observation in noting that proceeding without extinguishment is contrary to the Uniform Contribution Among Tortfeasors Act.7 Id. cmt. b, reporter’s notes. More fundamentally, such a result is simply inequitable and would undermine the rationale for allowing contribution actions. See Otis Elevator Co. of Me., Inc. v. F.W. Cunningham & Sons, 454 A.2d 335, 338 (Me. 1983) (stating that the equitable doctrine of contribution is “predicated on considerations of fairness between tort-feasors whose negligence collectively causes injury to another”). [¶14] Although many settlements between tort victims and fewer than all of the responsible tortfeasors have undoubtedly taken place throughout the years without consideration of the possibility of an extinguishment rule, this case sounds the clarion call that contribution actions emanating from such settlements may—or may not—be barred by an affirmative rule of law. Looking forward, settlements between victims and fewer than all of the potential joint tortfeasors will become difficult, and often impossible, due to the uncertainty that today’s decision leaves in place. Lawyers will anxiously await the day when the Court finally confirms or rejects the extinguishment doctrine.

The Uniform Contribution Among Tortfeasors Act has not been adopted in Maine.


[¶15] Although the Court’s inclination to avoid dictum is commendable and worthwhile in general, it is misplaced in this case.8 Ordinarily, if a matter on appeal can be completely resolved on a narrow point, the Court will avoid addressing other unrelated theories. In this case, however, the basis for the Court’s holding—the operation of the statute of limitations—is inextricably intertwined with the extinguishment rule because it is advanced as an exception to the extinguishment rule. [¶16] If Maine does not have an extinguishment rule, the Court’s invocation of the statute of limitations is superfluous. Shiers could simply proceed with her contribution action without having obtained a release of MMC’s liability from the Edgecombs. The fact that the Court predicates vacating the Superior Court’s judgment on the statute of limitations exception to the extinguishment rule necessarily implies that Maine embraces the rule in the first instance. [¶17] Nevertheless, the Court, inexplicably, maintains that the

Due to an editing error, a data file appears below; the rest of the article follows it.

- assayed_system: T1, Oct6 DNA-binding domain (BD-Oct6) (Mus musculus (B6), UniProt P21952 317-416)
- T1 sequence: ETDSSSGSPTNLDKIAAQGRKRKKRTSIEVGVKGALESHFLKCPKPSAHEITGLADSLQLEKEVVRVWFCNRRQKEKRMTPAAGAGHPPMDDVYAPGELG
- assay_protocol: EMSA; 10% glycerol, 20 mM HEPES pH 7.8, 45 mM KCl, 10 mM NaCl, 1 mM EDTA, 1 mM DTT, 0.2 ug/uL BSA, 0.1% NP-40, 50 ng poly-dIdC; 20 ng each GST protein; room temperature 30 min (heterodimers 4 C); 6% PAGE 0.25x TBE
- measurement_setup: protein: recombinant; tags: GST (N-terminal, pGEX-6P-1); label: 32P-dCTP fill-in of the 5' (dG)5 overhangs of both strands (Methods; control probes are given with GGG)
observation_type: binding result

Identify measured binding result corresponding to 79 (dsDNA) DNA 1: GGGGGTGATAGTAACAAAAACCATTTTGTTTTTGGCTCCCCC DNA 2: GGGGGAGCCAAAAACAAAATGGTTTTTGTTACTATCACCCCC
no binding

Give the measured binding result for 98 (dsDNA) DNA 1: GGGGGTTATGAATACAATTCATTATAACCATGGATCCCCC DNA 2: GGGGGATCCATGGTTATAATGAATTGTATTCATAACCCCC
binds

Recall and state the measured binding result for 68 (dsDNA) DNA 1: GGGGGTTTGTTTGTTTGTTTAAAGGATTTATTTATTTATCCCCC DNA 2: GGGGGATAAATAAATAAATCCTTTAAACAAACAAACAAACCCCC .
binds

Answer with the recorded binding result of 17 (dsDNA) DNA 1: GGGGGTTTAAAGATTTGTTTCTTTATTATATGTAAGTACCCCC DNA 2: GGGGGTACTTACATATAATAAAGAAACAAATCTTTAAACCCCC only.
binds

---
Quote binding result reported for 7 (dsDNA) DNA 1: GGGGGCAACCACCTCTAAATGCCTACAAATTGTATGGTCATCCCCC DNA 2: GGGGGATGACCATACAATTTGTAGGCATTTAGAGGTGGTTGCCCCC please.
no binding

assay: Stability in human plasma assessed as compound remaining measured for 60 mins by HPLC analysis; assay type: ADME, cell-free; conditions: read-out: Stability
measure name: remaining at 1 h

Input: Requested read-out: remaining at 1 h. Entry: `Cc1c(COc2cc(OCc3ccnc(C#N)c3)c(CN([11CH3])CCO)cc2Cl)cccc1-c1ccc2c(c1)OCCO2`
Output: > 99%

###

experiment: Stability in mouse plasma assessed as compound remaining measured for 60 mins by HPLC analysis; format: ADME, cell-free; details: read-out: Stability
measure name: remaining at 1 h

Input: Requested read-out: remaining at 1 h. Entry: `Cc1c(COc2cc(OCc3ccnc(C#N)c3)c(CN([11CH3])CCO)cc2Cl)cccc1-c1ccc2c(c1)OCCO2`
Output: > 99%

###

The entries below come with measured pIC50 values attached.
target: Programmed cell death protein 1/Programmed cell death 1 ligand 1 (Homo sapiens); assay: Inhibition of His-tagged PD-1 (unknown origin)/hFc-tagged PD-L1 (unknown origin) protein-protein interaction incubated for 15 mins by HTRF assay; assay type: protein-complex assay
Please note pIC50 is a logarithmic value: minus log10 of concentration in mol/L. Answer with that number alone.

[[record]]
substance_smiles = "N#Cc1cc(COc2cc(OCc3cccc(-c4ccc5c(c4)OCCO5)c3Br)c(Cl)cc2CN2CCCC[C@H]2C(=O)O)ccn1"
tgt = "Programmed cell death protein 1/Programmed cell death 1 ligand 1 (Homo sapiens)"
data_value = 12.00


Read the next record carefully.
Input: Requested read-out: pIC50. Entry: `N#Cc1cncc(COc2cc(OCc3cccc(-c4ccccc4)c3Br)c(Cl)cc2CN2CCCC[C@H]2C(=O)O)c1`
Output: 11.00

extinguishment issue is not reached. A reader is left in the odd position of being uncertain as to whether the doctrine of extinguishment exists at all in Maine, while knowing that if the spectral extinguishment rule is ever rendered corporeal by the Court, it is subject to already defined exceptions. Because the circumstances of
Black’s Law Dictionary has defined “judicial dictum” as “an opinion by a court on a question that is directly involved, briefed, and argued by counsel, and even passed on by the court, but that is not essential to the decision.” Black’s Law Dictionary 485 (8th ed. 2004).


this case appropriately present the issue for appellate review, the Court should reach it. These parties and multitudes of other parties seeking to settle tort claims are entitled to a definitive answer to this important question.

Attorney for the Estate of Eleanor Dresser: William C. Nugent, Esq. (orally) Law Offices of William C. Nugent 76 Pearl Street, Suite 216 Portland, Maine 04112 Attorneys for Maine Medical Center: Mark G. Lavoie, Esq. Christopher C. Taintor, Esq. (orally) Norman, Hanson & DeTroy, LLC 415 Congress Street PO Box 4600 Portland, Maine 04112-4600